There's nothing wrong with choosing a grand new adventure, just as there's nothing wrong with choosing to stick to the sensible course. Have fun whichever way you end up going.

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  19. Bob, As I was finishing my comment the first time around, windows bliupped and I lost it. When I re typed it I left out the following offer.

    Its probably best to sample the figures that you intend to actually use but if you would like a cheap 40mm option sa a test to see how painting them feels, I could cast up some Zinnbrigade 1900 Prussians and send them to you. Perhaps a crew to man one of those Crescent 18pdrs.

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  20. Enjoy yourself - order some samples - nothing like having a figure in the hand to help make your decision...and on top of that it's exciting waiting for the parcels to arrive! :o)

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  21. Bob,

    There is nothing wrong with "staying the course with 15mm Minifigs" . . . but if you are already having troubles seeing/painting them, I'd say go for larger figures.

    Yes, I know that Peter Berry would say move to 6mm (and his figures are nice) . . . but they certainly aren't suitable for "toy soldier" style.

    Bigger scale means fewer figures to paint, easier to see and more "toy soldierish" . . . isn't this what you want for your new project?

    Take up Ross on his kind offer and see what you think . . . and get some Spencer Smiths and Minifigs (15mm and 25mm) . . . remember that you can always sell off the ones that you don't choose.

    I know that I can't recall the last time I put some of my painted 15s on the table top . . . and I keep thinking about what project I can use the larger figures for that I don't already have painted up in 25mm or 30mm.


    -- Jeff

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  22. Steve-the-Wargamer,

    The problem that I am finding with painting 15mm figures is that I cannot focus on them for very long before my eyes begin to feel tired. Over the years the sight in one eye has got worse than the other, and even using glasses does not seem to have cured the problem.

    I have tried using a magnifier ... but then I saw all of my painting imperfections and I seemed to spend more time trying to correct the errors on one figure rather than just painting another one.

    Minifigs do sound like they might be a way forward if I stick with 15mm-scale. I might do what several people have suggested and buy some of each scale of figure, paint them, and see which I find easiest to do.

    All the best,

    Bob

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  23. Dr Vesuvius,

    I just cannot make my mind up what I want to do, and I think that I will take the course of action that several people have suggested and buy some of each scale of figure, paint them, and see which I prefer.

    A very practical solution to the problem.

    All the best,

    Bob

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  24. Ross Mac,

    Thank you very much for your kind offer. I would love to paint some of your homecast figures ... and even if I do not go down the 40/42mm-scale road, they will look great alongside the cannons in my display case!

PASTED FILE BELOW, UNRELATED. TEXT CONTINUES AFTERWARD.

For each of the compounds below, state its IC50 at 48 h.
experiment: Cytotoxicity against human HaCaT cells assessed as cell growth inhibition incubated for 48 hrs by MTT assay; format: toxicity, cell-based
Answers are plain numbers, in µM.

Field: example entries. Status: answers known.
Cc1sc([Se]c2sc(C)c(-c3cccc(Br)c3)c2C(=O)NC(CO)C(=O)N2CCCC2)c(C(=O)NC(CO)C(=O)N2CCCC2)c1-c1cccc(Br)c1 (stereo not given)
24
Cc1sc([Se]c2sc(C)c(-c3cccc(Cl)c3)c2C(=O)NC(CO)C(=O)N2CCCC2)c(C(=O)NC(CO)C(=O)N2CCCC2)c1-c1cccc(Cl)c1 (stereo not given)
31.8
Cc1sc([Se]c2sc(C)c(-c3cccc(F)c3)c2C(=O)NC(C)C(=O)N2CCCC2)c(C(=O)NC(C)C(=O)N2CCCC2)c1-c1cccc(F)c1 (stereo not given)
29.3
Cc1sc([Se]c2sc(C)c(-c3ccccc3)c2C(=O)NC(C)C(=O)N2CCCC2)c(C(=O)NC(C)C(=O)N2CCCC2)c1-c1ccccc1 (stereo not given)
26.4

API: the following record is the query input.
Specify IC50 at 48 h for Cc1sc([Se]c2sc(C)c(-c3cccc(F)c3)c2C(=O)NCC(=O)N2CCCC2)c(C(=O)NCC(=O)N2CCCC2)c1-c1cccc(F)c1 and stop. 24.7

All the best,

    Bob

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  25. Steve-the-Wargamer,

    I am off to see the family solicitor in a while, and when I come back I hope to send some figure orders off to Irregular, Spencer Smith, and Minifigs!

    All the best,

    Bob

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  26. Bluebear Jeff,

    I have decided to try the 'samples' route ... and even before I send in the orders I am getting excited!

    I hope to write about the outcome of my 'experiment' in the near future.

    All the best,

    Bob

    PS. I tried painting 6mm-scale figures once; never again!

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  27. Hi Bob
    Have you considred commissioning your own 42mm figures.... with swop-et arms. This might reduce the cost for the regular line infantry

    Kind Regards

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  28. Gunnery Sargent Rock,

    I must admit that it was not something that I had considered ... but it is not a bad idea!

    All the best,

    Bob

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  29. Geordie an Exiled FoG,

    Many thanks for your condolences. They are much appreciated.

    All the best,

    Bob

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  30. Bob - if you are looking for additional figures that aren't readily available, it may be worth contacting Dorset Soldiers:
    http://www.dorsetsoldiers.com/
    They have kindly produced a number of special figures over the years for our Continental Wars Society demonstration games.

    Mark Dudley - if you are interested in selling some of those FPW (or other 19th Century) Laings you mentioned, please drop me a line:
    ian.dury@hotmail.co.uk
    Ian

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  31. Ian Drury,

    Many thanks for the information regarding Dorset Soldiers. If they are willing to create special figures for customers, they may well enable me to fill in some (if not all) of the gaps in my requirements.

    All the best,

    Bob